wilderness 

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OK, I've done some Googling after my post above and found this

Female mites produced in the summer live 2 to 3 months, and those produced in the fall live 5 to 8 months. Without bees and brood, the mites can survive no more than 5 days. They can, however, live in a comb with sealed brood at 68oF for up to 30 days. from here

https://agdev.anr.udel.edu/maarec/wp-content/uploads/2010/03/Varroa_Mites_PMP2.pdf

So it looks like the varroa tuck themselves up with the bees - very cosy.
 

Finman 

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How long does a female varroa mite live? Weeks, months?

Do you reckon there will be many living mites left in the colonies now?

.
Dead rate of mites during winter is same as bees. About 50% die. - In Finland we have 7 months brood brake.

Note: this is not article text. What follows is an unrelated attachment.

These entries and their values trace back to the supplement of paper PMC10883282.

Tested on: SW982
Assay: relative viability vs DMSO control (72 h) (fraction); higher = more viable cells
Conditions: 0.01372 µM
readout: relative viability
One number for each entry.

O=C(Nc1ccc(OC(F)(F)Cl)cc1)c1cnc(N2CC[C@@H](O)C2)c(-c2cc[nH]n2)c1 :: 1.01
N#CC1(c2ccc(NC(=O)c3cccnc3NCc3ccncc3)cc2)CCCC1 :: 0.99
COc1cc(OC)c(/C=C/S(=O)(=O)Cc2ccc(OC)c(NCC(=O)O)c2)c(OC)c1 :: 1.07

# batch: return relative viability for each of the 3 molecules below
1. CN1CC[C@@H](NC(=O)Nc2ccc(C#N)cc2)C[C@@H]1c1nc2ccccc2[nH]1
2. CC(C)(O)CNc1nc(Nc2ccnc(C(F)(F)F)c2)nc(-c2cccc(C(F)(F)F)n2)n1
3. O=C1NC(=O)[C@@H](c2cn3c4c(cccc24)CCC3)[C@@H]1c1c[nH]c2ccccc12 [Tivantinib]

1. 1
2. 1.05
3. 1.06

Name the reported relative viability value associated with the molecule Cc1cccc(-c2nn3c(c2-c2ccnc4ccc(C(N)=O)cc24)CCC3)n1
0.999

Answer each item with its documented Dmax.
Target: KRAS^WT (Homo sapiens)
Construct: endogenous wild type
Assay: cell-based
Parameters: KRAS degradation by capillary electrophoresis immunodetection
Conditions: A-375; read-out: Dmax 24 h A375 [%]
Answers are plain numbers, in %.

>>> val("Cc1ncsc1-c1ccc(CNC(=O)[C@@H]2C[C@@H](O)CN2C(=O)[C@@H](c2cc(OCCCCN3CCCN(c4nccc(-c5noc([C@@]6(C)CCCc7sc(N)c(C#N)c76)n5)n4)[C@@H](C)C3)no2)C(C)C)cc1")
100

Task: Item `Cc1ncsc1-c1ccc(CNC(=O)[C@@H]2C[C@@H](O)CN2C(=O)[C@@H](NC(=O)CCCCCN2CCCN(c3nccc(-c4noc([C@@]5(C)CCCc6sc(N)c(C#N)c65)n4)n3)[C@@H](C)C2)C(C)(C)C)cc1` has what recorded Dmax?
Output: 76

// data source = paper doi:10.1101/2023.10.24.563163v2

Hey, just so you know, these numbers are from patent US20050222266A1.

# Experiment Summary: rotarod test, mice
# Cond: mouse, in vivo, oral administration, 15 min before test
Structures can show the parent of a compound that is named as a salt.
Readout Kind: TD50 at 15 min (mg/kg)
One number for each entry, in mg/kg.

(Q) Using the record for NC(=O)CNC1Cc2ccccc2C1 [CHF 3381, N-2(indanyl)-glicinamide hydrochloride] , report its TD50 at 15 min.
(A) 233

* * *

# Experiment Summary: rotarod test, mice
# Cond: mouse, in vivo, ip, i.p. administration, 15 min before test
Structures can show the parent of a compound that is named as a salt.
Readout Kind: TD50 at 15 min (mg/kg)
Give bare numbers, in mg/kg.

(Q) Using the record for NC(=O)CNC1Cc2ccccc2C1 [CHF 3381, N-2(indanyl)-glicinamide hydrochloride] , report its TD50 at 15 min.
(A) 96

Skyhook 

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Where does everyone now stand as to whether to treat with oxalic acid after this cold weather?

My thoughts are that during this prolonged cold snap, the bees will have been clustering to keep warm and the queen will be in the middle doing majesterial things not laying.

How long does a female varroa mite live? Weeks, months?

Do you reckon there will be many living mites left in the colonies now?

I'd rather not subject them to more stress if it is not necessary.
I'm planning to treat mine tomorrow- forecast 5 C. If a cold spell could kill off varroa, I don't think Finman would be bothering to treat.
 

BeeSting 

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Hi Finman,

Here's me worrying about our cold weather when you're keeping them fine over there, well you know how everyone panicks in this country when we get a frost, our country's infrastructure collapses, and us new bk's do similar.

Do you insulate above the crown board or not. On the basis that very few tree cavities come complete with kingspan or rock wool and that the rest of the hive structure is mearly 19mm of ply with no cavity wall (unlike the old WBC) then I saw insulation in the roof space as pretty futile and didn't bother. Is my thinking right or wrong?

Thanks for your help